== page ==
I was so excited about finishing the manuscript and getting it uploaded to smashwords yesterday that I skipped over writing a real blog post about it. Before I get into it, let me say that I decided to publish on Smashwords, because it's easy to download material from that site. E-readers aren't even necessary, so if you don't have a reading device, you can download the book in HTML format using your computer. I believe that in the free sample, Lorraine Moller's foreword is visible.
I also have to blurt out that my neighbor just won the Nobel Prize in physics. How crazy cool is that?!?
Back to my original post...
This has been a long, long process, taking over six years to complete. It was with the help of many people that I was able to finish this project. I'm sure I could have put my story out there in the early stages, but without people helping me and pushing me as a writer, it wouldn't have been complete. I needed the time to grow and recover from my illness more, so that I could offer what I learned to others. I hope this doesn't seem like a super sappy post, but there are a few people I want to thank publicly, even though they are also mentioned in the acknowledgements.
I mention Diane Israel, Bobby McGee and Lorraine Moller quite a bit in this blog, but there were other people who played an integral part in getting Training on Empty published.
When I first wrote my manuscript, it was more like a little novelette, no more than 25,000 words. I submitted it to an agent who said that she liked it. Seeing that there was an important message there, she told me to rewrite it and make it longer. It had to be at least twice as long. I wasn't really a writer at the time, but I knew I had something important to say. There's a saying about stories happening only to those who can tell them, but I believe we all have stories to tell. We just tell them in different ways. My agent suggested that, rather than go chronologically, I should start at a dramatic point in my life and work around that. She also encouraged me to take a more global approach to the whole book. It took me a year to gather interviews and rework the story to make it better. I thought I was done, but it was still in the early stages. It would take a few more years of rewriting and editing before it was finished. Quite a few people read early versions and offered suggestions that were all very much appreciated. It is a very different book now.
My first big change after the initial rewrite came when I was introduced to Julie Threlkeld (http://raceslikeagirl.com/), a fellow blogger and runner who offered to edit parts of my manuscript. She was the first person who really helped me get a better sense of what was lacking. Julie has a way with words, so her suggestions were crucial in making my story richer and more complete. Sometimes when writing, I forget that brushing over tiny details will leave the reader confused. I've tried to remember that not everyone is in my head. Julie's comments and advice made me realize that I had a long way to go before I could consider myself a writer, but she encouraged me to keep at it. I think people could see that there was a story that needed to be shared. It needed work though.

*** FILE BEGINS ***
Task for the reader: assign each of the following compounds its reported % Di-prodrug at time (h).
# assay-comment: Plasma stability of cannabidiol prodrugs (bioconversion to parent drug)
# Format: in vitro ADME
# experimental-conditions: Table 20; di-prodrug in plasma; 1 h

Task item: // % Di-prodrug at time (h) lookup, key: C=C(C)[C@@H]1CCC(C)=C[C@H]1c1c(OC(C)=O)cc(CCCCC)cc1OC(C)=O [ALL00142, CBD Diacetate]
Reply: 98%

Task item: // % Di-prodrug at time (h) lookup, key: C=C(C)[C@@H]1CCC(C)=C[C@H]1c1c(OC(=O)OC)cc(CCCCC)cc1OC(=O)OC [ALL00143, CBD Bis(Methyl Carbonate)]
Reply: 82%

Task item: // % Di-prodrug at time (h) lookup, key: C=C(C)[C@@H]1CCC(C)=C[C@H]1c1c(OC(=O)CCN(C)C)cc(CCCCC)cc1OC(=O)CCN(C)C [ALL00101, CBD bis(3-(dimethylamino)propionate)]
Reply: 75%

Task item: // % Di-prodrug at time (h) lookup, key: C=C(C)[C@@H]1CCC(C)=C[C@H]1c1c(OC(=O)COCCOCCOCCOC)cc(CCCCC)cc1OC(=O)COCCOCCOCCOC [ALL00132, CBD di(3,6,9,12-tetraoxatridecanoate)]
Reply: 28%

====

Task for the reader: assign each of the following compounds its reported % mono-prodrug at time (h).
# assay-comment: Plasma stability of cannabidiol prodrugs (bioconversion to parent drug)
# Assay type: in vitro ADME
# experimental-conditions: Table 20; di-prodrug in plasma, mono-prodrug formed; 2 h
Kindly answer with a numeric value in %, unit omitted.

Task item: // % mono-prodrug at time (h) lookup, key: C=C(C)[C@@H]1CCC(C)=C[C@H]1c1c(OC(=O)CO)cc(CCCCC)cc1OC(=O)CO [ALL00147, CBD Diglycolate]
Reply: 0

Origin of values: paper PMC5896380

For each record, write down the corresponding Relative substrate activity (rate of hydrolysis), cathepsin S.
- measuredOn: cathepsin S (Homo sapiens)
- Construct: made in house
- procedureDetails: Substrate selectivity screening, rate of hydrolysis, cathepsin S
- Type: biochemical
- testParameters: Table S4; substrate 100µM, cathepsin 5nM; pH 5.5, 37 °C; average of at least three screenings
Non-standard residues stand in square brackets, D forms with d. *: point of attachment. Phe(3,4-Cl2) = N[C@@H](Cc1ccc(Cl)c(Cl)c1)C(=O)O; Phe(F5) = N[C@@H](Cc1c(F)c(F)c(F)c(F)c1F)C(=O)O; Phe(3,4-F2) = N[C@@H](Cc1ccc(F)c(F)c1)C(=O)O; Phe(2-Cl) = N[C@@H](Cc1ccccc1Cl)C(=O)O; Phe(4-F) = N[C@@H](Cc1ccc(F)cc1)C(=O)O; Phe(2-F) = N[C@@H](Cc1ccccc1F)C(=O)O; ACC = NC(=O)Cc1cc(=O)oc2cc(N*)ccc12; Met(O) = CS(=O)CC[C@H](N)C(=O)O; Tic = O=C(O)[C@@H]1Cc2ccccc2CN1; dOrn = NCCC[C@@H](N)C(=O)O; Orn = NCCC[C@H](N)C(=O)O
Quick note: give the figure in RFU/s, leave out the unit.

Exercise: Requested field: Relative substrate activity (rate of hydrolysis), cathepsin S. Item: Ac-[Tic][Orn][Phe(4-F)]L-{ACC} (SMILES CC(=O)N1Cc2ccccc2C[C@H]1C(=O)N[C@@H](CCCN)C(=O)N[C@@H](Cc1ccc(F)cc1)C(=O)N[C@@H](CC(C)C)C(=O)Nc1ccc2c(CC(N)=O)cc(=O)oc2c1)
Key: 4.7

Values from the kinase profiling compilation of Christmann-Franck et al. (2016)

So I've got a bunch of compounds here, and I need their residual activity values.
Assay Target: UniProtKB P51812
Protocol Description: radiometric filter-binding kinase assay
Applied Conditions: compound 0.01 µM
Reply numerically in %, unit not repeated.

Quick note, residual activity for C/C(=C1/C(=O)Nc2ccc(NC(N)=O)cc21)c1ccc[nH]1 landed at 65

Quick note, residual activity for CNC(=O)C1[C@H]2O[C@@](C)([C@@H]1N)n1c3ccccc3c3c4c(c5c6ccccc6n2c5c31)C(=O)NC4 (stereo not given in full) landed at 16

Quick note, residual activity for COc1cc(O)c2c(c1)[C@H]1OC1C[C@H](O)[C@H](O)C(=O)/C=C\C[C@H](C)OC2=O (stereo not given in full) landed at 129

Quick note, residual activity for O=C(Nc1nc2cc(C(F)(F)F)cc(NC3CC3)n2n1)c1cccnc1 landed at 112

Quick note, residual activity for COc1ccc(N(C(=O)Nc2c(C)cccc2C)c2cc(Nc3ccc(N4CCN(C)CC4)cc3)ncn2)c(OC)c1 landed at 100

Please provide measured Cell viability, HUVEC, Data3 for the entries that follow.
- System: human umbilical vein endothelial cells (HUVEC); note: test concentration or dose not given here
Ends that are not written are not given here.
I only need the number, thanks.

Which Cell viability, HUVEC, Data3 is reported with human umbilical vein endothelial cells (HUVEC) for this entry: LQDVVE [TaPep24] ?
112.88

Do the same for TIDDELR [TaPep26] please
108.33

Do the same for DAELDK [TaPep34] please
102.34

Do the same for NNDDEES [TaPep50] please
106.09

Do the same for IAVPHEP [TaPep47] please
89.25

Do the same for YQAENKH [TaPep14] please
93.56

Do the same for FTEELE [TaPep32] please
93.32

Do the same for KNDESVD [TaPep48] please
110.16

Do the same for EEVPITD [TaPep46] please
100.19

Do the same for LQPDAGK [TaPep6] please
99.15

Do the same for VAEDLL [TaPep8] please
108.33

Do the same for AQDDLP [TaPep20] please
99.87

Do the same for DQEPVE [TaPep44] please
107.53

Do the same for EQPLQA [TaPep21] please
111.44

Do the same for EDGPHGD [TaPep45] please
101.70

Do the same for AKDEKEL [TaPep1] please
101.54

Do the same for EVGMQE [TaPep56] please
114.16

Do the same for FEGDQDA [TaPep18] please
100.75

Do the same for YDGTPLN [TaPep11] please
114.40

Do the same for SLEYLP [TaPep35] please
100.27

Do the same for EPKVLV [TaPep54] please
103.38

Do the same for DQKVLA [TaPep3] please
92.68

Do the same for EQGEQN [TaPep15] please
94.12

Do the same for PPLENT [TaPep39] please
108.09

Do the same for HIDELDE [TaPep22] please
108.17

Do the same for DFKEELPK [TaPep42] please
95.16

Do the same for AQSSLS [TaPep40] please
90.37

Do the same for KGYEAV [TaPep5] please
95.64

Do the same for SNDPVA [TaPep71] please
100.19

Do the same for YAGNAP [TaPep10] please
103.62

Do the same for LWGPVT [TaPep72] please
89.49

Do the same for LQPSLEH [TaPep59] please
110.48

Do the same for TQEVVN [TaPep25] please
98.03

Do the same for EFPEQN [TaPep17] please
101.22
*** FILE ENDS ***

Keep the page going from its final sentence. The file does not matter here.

This quote from Stephen King's book On Writing, which I have not yet read, comes to mind when thinking about editors:
"The editor is always right." The corollary is that no writer will take all of this or her editor’s advice; for all have sinned and fallen short of editorial perfection. Put another way, to write is human, to edit is divine."
It was actually Kevin Beck (http://chimprefuge.com/) who introduced me to Julie. He also took the time to give my final draft the last revisions it needed. Most writers know that it takes great editing to make a written piece the best it can be. I suppose it's similar to a painter having her art framed. A frame can make or break a painting. The thing about writing is that sometimes in getting the story out, it's difficult to concentrate on proper grammar and structure, so editors read through and catch these mistakes. I have laughed at the little errors I've made when going over what I've written with fresh eyes or when an editor points out a slip a typical third grader would make. I have stubbornly fought with my editors, knowing full well which words were better or more accurate. Clearly I need to work on having less attachments to my work. In some cases, it was a struggle to change things that obviously needed changing. Unlike my artist friend who is fearless with his work and can boldly alter a piece that looks nearly flawless to me, attacking it with new colors on his brush, I guard my work and hesitate with each correction.
The other night, I was fussing about keeping a passage in my words, knowing it was better if I took my editor's advice. I started to get in a huff about it, but the more we argued, the more I realized how silly I was being. After a bit of embarrassment at my stubbornness, understanding that I was arguing simply to have it my way, I agreed it needed changing. The crazy thing was that it was a minor revision, and I was determined to have control, until I started laughing about what an ass I was being and relented. As I have stated more than a few times, letting go isn't always easy for me. I don't envy my editors.
I'm forever grateful to these two editors and the others who helped push me in my writing career. Ultimately, this book was published, because I believe that it has the potential to help those who struggle with addiction, body image issues or eating disorders. Sometimes with athletes, the line between being compulsive and being dedicated is a fine one. The more we can teach young girls and boys self-acceptance and self-confidence, the better the chance that these issues will be avoided or addressed early.
Thank you to those of you who have already purchased Training on Empty.